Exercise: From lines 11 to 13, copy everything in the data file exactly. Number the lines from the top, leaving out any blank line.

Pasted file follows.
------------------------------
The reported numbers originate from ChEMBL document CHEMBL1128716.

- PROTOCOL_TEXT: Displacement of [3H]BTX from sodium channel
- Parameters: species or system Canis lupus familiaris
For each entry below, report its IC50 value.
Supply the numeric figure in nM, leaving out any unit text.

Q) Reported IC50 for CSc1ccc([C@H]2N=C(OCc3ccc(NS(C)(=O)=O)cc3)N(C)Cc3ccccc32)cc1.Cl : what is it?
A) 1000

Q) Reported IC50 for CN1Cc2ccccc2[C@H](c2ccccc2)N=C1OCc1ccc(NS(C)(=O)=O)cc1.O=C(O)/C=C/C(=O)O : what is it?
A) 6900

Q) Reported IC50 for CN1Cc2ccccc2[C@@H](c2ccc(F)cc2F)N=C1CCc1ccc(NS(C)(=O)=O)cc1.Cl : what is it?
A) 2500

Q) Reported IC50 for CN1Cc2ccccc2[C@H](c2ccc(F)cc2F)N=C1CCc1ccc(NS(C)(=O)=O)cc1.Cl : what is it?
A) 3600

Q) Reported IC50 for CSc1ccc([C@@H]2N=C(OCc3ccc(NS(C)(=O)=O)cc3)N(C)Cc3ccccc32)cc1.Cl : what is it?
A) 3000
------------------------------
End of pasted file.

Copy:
A) 2500

Q) Reported IC50 for CN1Cc2ccccc2[C@H](c2ccc(F)cc2F)N=C1CCc1ccc(NS(C)(=O)=O)cc1.Cl : what is it?
A) 3600